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Mahalo Pokiki

The ukulele was not an inevitability. It was more or less an accident. When Madeirans left their homes to work the sugar plantations of Hawai'i, they brought with them their small, stringed instruments. The Hawaiians fell in love with this new sound, and some immigrant furniture makers started making an instrument which was a hodge-podge of some of the imports. The result was the ukulele. Pokiki was the name given the Portuguese immigrants who settled on Oahu in those early days.

Having tackled re-entrant tuning - at least in a small way - I felt free with the 3rd etude to explore. The result was an aesthetic and structural shift from the first 2 etudes, and the etude most resembling a short piece of self-contained music in its own right.

Flamenco sounds have become quite popular on the ukulele, particularly since Jake Shimabukuro's Let's Dance. Not a flamenco player by previous experience, I set about learning some of the basics, enough to give me the building blocks of an etude.


The main trick of this etude is a modified version of the tremolo. With guitar, it is most common to use the right, middle and index fingers all on a single string, while the thumb plays melodic figures and arpeggios on other strings. I kept this basic idea, but reduced the tremolo to just the middle and index fingers. This makes it a bit easier to play, but I think also suits the ukulele with a slightly lighter sound.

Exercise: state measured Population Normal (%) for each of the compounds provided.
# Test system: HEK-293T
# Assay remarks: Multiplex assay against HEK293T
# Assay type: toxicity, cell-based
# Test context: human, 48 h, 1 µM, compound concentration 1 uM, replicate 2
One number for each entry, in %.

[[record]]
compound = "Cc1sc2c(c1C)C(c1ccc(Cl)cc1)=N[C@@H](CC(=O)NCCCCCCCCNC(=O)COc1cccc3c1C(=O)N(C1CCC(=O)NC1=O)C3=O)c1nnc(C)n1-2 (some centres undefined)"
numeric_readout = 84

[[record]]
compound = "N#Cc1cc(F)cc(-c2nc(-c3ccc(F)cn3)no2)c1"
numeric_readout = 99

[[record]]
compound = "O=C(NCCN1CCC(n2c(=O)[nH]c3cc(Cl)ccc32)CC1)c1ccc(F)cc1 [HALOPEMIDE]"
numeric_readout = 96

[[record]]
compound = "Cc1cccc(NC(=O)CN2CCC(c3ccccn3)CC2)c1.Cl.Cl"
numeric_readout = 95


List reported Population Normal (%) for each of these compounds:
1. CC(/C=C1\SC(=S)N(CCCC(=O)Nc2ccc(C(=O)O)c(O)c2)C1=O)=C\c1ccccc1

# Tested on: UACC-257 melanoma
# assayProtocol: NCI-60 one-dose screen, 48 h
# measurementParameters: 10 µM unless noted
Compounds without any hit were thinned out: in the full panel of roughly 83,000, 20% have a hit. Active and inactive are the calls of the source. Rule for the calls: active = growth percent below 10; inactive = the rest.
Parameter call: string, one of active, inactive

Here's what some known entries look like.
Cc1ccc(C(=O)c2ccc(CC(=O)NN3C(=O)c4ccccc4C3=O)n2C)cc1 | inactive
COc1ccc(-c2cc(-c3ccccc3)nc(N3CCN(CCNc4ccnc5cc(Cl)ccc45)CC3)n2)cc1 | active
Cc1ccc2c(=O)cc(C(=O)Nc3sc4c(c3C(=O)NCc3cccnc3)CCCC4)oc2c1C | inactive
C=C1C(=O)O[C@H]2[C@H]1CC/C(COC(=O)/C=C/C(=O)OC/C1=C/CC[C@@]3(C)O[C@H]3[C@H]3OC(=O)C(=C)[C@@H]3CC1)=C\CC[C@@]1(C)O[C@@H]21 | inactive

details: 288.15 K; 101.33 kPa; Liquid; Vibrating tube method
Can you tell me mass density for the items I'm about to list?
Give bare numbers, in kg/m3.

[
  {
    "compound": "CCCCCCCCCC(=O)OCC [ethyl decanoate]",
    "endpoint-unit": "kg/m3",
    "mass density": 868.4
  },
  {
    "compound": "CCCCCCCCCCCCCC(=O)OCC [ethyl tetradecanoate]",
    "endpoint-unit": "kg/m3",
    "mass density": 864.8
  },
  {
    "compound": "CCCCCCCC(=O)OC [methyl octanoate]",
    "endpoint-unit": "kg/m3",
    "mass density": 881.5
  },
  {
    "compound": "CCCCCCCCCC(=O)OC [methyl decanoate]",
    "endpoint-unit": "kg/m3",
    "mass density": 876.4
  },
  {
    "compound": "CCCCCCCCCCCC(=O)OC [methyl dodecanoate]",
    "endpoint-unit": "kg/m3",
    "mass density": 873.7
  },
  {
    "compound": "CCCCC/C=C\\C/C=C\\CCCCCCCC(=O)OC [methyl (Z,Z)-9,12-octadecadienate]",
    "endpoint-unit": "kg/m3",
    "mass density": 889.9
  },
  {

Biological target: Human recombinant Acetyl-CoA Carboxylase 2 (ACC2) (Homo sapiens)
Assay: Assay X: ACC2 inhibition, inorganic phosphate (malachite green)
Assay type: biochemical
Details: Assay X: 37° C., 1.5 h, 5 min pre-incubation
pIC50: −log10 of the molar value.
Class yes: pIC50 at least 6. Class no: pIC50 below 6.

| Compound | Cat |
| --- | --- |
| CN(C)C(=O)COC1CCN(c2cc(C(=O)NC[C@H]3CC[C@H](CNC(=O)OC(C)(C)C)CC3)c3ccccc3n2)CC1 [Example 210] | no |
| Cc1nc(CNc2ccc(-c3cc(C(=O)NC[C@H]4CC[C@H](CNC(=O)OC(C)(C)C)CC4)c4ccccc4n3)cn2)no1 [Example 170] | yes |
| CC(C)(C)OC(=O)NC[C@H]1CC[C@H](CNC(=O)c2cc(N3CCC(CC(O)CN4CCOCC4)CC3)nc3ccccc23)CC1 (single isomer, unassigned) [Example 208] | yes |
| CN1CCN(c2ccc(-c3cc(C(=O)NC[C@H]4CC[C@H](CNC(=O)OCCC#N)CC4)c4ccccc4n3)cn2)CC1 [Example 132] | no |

The second section of the etude, which is slower and more lyrical, is meant to conjure the sorts of sounds which were written by native Hawaiians in the dying days of the 19th century. I tend to play it exclusively with my thumb, for the simple reason that in my early days of playing, I watched a video of Herb Ohta, sr. playing Hawai'i and noticed that he only used his thumb. Regardless of motivation, it provides a more highly contrasting timbre.

The third section, which forms the middle of the etude, is a dance loosely based on an Argentine folk song I learned years ago. It shifts to 4/4 time, and gives a sudden rhythmic shift to the piece. It also offers a brief transition into major, and a much lighter tone. I think this is effective in giving a bit of a breath of fresh air before heading into the recapitulation.